Chitosan is a biomaterial with a range of current and potential biomedical applications. Manipulation of chitosan degree of deacetylation (DDA) to achieve specific properties appears feasible, but studies investigating its influence on properties are often contradictory. With a view to the potential of chitosan in the regeneration of nerve tissue, the influence of DDA on the growth and health of olfactory ensheathing cells (OECs) was investigated. There was a linear increase in OEC proliferation as the DDA increased from 72 to 85%. This correlated with linear increases in average surface roughness (0.62 to 0.78 μm) and crystallinity (4.3 to 10.1%) of the chitosan films. Mitochondrial activity and membrane integrity of OECs was significantly different for OECs cultivated on chitosan with DDAs below 75%, while those on films with DDAs up to 85% were similar to cells in asynchronous growth. Apoptotic indices and cell cycle analysis also suggested that chitosan films with DDAs below 75% were cytocompatible but induced cellular stress, while OECs grown on films fabricated from chitosan with DDAs above 75% showed no significant differences compared to those in asynchronous growth. Tensile strength and elongation to break varied with DDA from 32.3 to 45.3 MPa and 3.6 to 7.1% respectively. DDA had no significant influence on abiotic and biotic degradation profiles of the chitosan films which showed approximately 8 and 20% weight loss respectively. Finally, perceived patterns in property changes are subject to change based on potential variations in DDA analysis. NMR examination of the chitosan samples here revealed significant differences depending upon which peaks were selected for integration; 6 to 13% in DDA values within individual samples. Furthermore, differences between DDA values determined here and those reported by the commercial suppliers were significant and this may also be a source of concern when selecting commercial chitosans for biomaterial research.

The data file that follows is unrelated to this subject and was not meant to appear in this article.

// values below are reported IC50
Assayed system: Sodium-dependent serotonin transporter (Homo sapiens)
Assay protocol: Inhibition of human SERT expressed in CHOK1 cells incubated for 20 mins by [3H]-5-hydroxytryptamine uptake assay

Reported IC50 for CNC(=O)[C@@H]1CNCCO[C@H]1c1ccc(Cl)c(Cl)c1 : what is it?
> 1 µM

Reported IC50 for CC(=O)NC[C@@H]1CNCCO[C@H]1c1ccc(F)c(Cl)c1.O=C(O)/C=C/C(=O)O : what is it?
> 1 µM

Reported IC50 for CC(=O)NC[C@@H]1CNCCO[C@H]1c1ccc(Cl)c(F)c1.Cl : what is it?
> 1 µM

No MeSH data available.


Related in: MedlinePlus